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A Place to Remember: The Japanese Canadian War Memorial

Japanese Canadian War Memorial in Stanley Park, Vancouver BC, 1920. CVA 99-240 Stuart Thomson Fonds.

“We come to mourn the dead. Their souls speak to us, they ask us to look inward, take stock of who we are.”

- Barack Obama, May 27, 2016 at the Hiroshima Peace Memorial Park

While the history of the Japanese-Canadian War Memorial is marred with the struggle for the rights of Japanese-Canadians, the space has come to symbolize justice, equality, and peace. It is ironic and tragic as these things often are that those who fought for our rights and freedoms are the ones that don’t get to see or enjoy the fruit of their labour. Such is the fight for future generations, the struggle to be the catalyst for change. Such is the sacrifice to create peace.

Now we get to look back over the 100 year history of this space and think about what that means for our future. How can we remember those who gave so much? And what does this space, the Japanese-Canadian War Memorial, mean for us now? How does the design and the symbolism of a space affect how we perceive it over time? The meaning of a place transforms over time, and when I consider how the identity of being Japanese-Canadian has changed over time, and the significance of the community within Vancouver, I think that the memorial is culturally significant to understanding the lived experience of Japanese-Canadians.

Two boys in front of the Japanese Canadian War Memorial, Vancouver BC, 1920. NNM 2014.

The memorial was built and dedicated three years after the Battle of Vimy Ridge, dedicated to the soldiers who lost their lives over the whole of World War I, and to also celebrate those who were able to come home. This was in 1920, a hundred years ago, but a time that has many similarities to today. It was the decade before the Great Depression, the end of a massive epidemic; sometimes, history has the tendency to repeat itself.

And in much the same way that the alt-right sentiment against coloured minorities has seen a surge, when the memorial was dedicated at a time when anti-Asian sentiment ran high. Though many Japanese-Canadians were citizens, they had few political rights and no right to vote. In large areas of Vancouver, Asians were not allowed to buy land. Any success attained in the community scared Euro-Canadians; only 13 years prior, an anti-Asian riot damaged businesses and attacked individuals in the Chinese and Japanese corridors. These feelings against the community did not abate for many decades after.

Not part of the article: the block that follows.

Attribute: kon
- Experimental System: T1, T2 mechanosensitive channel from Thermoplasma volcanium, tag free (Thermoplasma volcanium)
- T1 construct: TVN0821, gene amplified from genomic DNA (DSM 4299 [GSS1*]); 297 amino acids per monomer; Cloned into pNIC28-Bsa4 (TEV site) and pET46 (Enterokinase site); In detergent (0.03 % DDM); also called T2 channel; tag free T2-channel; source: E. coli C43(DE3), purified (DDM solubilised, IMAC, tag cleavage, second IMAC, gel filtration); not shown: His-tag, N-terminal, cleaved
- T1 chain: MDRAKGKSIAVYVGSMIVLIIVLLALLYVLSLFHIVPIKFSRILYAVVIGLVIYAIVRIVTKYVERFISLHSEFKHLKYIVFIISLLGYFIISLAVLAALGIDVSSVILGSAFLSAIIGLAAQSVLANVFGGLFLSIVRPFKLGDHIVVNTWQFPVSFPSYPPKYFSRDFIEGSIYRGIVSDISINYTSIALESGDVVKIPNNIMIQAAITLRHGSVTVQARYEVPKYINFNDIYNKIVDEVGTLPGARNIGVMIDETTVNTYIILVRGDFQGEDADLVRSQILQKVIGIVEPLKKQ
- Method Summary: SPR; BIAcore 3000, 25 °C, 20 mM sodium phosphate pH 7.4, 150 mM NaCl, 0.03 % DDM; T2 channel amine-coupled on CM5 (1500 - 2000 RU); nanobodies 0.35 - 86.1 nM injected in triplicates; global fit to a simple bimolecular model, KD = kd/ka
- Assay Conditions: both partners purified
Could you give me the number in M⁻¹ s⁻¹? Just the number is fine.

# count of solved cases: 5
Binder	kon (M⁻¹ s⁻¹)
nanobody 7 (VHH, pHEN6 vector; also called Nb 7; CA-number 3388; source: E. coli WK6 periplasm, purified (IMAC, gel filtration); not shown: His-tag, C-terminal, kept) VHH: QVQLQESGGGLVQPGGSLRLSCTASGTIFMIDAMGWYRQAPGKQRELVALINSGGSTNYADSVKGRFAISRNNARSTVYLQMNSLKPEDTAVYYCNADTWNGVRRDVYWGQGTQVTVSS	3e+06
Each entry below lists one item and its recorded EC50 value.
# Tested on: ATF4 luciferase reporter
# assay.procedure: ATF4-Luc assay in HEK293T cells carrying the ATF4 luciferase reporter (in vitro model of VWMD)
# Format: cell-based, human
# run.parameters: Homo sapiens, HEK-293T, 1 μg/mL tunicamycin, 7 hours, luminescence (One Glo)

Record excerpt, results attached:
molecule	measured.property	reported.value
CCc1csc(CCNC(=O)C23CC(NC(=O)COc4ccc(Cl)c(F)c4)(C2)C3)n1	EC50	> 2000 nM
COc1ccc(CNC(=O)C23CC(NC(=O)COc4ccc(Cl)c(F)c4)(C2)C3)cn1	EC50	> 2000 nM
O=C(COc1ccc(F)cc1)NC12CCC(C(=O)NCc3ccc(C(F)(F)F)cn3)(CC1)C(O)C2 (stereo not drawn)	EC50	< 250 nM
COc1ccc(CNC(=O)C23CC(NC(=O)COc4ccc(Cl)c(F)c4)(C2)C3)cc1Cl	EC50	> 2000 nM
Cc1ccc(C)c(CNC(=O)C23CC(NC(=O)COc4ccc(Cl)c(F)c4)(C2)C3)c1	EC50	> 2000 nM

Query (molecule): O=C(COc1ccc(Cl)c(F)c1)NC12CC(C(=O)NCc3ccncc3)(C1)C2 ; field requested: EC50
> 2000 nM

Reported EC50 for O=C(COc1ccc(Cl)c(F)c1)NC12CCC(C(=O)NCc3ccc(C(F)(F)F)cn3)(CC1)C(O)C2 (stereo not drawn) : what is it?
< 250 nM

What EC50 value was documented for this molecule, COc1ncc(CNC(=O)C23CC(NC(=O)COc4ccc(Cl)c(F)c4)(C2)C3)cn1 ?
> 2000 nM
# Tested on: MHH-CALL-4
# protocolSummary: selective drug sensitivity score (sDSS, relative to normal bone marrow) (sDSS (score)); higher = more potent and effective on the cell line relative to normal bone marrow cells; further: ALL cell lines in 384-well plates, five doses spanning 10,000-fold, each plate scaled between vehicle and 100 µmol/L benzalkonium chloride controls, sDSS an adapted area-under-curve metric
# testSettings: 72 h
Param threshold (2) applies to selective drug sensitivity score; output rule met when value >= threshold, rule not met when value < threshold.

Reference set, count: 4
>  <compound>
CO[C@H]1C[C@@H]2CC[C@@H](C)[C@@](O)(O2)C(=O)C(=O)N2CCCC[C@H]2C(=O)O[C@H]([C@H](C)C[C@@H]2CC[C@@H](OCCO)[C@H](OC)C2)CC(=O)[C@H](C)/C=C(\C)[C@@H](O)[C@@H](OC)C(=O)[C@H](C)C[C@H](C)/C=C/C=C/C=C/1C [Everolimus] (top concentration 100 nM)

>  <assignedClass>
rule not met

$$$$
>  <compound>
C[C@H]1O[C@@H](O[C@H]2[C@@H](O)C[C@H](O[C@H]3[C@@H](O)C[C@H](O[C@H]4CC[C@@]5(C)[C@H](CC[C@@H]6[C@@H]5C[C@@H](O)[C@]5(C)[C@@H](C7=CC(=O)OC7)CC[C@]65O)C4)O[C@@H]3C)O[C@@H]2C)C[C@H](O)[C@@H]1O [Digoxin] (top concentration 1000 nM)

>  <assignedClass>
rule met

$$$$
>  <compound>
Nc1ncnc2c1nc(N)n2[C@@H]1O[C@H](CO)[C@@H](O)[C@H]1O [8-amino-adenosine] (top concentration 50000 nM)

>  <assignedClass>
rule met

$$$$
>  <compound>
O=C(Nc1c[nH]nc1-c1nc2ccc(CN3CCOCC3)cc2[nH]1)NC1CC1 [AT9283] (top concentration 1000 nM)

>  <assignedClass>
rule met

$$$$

It feels like it took until the lantern atop of the memorial being relit in 1985 for this sentiment to begin to change. In the collective memory of Japanese-Canadians in Vancouver, the injustices against the community are many, and the timeline of these events seems to surround the memorial.

Before going much further, I have to write a disclaimer. I am issei, a first generation Japanese-Canadian. I am also haffu - or as I prefer daburu - and am very white presenting. My experience of being Japanese-Canadian is very different from the san-, yon- and gosei Japanese-Canadians whom I’ve gotten to know through the Nikkei community. It is their story I am trying to tell as it surrounds the memorial. My introductions, through the Kikiai Collaborative, to people who have inherited the traumas of internment through their ancestors and elders have given me some insight to this lived experience, though I will never fully understand it; I will only ever be able to empathize.

My own inherited trauma is that of being both victor and loser in the World Wars; my family from Canada were Norwegian immigrants that logged and farmed in the Kootenays and did not have many sons and fathers that fought in the war. They also lived not far from the internment camps of BC’s interior. I imagine that my grandmother and grandfather, who were raised in Creston, heard rumours of the Japanese-Canadians that were moved en masse nearby, which influenced their opinions of Asians over their whole lives. My family from Japan must have fought and worked in the war and had to rebuild and leave eastern Tokyo when it was destroyed after the war. I imagine - though no one talks about it - that some of my Japanese ancestors died during the war, either fighting to take over the Pacific or in the bombings of the major cities of Japan. I have shame about the way the Japanese military treated prisoners of war, that they strove for Asian-Pacific dominance, that my family may have been involved in that somehow.

To come to terms with some of those feelings, in the summer of 2018 I had the chance to walk through the Hiroshima Peace Memorial Park. For the whole four hours I walked through the park, I cried. I cried for grief, for shame, for the loss that the whole of the world felt through the war. Then and now, I think about how war brings out the worst in humanity. But the space, what it was dedicated to, also reminds me how it can bring out the best in humanity. I walked through the museum and read stories of how people helped strangers as best as they could through the worst possible circumstances imaginable. I walked and wondered how in this day and age we could deal with such tragedy again, and then thought about the places in the world that are still dealing with such horrible circumstances. And then I thought about home, and, despite the juxtaposed halves of my identity, how grateful I am that I live with the privilege that I do in this beautiful place. When I was done in the park, I sat down with the owner of the hostel I stayed at, and she told me her grandparents owned an inn before her, and they took in refugees from the city that escaped the A-Bomb. It was the most open I had ever seen a Japanese person talk about the war.